Mock the Garden fest could save Minneapolis from aliens and subpar sound
Adam DeGross Drew Ailes
Regular City Pages contributor Drew Ailes wants to save Minneapolis, and you can help him do it by attending Mock the Garden: A Celebration of Shit Culture. "It's probably the most important festival that will ever happen," he says.
On August 25, Mock the Garden will occupy the Hexagon and Memory Lanes. Benefits from the festival will be used to purchase a PA system to be used during DIY shows. And according to Ailes, known in some circles as the Henry Rollins of Minneapolis, the PA system will do more than just satiate the local punk scene's need for better sound.
The PA is going to save Minneapolis.
The Funeral and the Twilight
"The PA..." Ailes considers, "Well, what we'll actually do is play a didgeridoo into it, and it will broadcast a signal into space. And the vibrations -- I don't know if you know how space works -- but the vibrations, once they get into space, they turn into particles, and then they go back into beams, then they go into rays again, and that kind of sonic disruption will hover hopefully somewhere along the Pleiadian system. That will send a signal to the Pleiadian aliens, who will then come to our rescue and stop the Reptilians."
Once Minneapolis is safe from the sadistic tendencies of the Reptoid aliens, the PA system will kept in a punk-friendly establishment to be used by local and visiting musicians. "There are a lot of rock 'n' roll shows that are booked at very legitimate and respected venues around Minneapolis, and many of them do not have PA systems," Ailes explains. "When we're putting on our community-sponsored events, of light-jazz, easy-listening, and children's music... since we do a lot of underground community shows, we need this PA system." If enough funds are raised, Ailes plans to also purchase a generator.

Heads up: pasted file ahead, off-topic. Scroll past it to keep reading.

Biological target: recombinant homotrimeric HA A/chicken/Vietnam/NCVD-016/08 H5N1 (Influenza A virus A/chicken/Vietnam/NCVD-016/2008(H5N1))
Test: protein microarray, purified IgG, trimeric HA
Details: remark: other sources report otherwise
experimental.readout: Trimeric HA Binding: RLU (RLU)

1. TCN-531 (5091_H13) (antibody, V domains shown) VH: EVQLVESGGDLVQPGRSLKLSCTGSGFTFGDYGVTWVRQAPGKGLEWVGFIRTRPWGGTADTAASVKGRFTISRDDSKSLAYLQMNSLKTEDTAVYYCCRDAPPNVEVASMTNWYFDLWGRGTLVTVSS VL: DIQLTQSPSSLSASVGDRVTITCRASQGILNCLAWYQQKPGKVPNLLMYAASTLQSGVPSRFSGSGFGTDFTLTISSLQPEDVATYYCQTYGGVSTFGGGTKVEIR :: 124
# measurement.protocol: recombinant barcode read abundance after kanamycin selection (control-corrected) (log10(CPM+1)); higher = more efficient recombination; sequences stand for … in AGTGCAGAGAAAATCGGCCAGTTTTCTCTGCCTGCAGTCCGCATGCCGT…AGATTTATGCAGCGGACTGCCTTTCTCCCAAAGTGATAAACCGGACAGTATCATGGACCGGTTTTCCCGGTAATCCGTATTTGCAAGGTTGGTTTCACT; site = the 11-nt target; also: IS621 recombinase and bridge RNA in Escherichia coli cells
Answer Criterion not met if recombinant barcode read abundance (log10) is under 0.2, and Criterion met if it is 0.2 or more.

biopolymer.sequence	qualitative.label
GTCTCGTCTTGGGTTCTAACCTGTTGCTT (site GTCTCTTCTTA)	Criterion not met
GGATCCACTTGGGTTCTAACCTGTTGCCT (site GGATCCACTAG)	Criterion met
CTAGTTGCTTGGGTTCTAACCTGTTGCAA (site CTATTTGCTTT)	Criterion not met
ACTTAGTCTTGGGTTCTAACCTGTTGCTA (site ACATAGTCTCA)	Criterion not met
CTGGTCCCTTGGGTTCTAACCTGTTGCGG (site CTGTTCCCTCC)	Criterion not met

The festival is the brainchild of Ailes and his friends Tom from Memory Lanes and Luke from the Hexagon. In 2007, the three were gathered below the since-shuttered and relocated Azia on Eat Street.
"It was a boxing match between the three of us, " Ailes recalls. "Each of us lost a molar. We looked down at the ground, then at the same time picked them up. Luke looked up and said, 'Where's the unity, man?' And, you know, I felt that deep in my heart. I realized, there hadn't been unity! There was a rift in the scene! And the only way that we could repair that rift was to create an event -- a free event -- so crazy, so wild, so out of control and so underground that it was at legitimate venues. "
Later, the three threw their molars into the Mississippi. Though they were detoured for some time by their devotion to their acoustic ska project, which still remains nameless, Mock the Garden has finally manifested as the free event to ignite that unity they yearn for.
Mock the Garden will feature performances from 27 artists on three stages.
Nightmom (Providence, RI)
Old Navy Performance Fleece Stage:
The Grow Fangs
Total Hipster Crusher (Michigan)
[Redacted] AKA Stage 2:
The Funeral and the Twilight
Mock the Garden is Monday, August 25 at 7 p.m. FREE, 21+. RSVP.
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